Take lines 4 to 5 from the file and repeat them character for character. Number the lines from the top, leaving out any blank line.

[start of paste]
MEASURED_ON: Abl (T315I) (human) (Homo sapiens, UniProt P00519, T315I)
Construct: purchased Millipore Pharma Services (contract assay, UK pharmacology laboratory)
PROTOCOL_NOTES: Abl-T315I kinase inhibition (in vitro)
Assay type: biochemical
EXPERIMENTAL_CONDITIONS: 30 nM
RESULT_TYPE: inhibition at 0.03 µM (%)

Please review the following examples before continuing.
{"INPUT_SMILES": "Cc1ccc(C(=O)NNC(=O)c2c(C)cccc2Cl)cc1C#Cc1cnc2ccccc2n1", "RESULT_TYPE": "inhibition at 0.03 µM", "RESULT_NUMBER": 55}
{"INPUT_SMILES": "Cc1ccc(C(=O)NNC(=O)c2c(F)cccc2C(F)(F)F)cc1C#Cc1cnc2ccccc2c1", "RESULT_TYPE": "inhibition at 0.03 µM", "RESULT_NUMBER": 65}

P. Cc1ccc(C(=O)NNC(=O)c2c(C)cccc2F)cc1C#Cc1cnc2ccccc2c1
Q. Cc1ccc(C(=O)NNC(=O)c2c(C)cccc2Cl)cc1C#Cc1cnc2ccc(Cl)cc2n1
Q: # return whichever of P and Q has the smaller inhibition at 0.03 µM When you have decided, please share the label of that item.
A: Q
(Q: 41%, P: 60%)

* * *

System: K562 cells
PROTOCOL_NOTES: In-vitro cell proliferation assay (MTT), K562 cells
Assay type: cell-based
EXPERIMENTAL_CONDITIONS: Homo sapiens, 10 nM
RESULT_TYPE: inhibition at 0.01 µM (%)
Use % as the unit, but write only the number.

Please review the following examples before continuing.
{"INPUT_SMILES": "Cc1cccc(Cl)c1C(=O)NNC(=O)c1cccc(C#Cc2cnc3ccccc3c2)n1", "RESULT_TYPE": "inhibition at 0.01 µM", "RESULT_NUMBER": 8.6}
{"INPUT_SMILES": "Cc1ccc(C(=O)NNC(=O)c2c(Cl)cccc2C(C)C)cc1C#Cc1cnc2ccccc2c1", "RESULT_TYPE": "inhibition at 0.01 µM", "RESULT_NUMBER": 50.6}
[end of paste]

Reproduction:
Assay type: biochemical
EXPERIMENTAL_CONDITIONS: 30 nM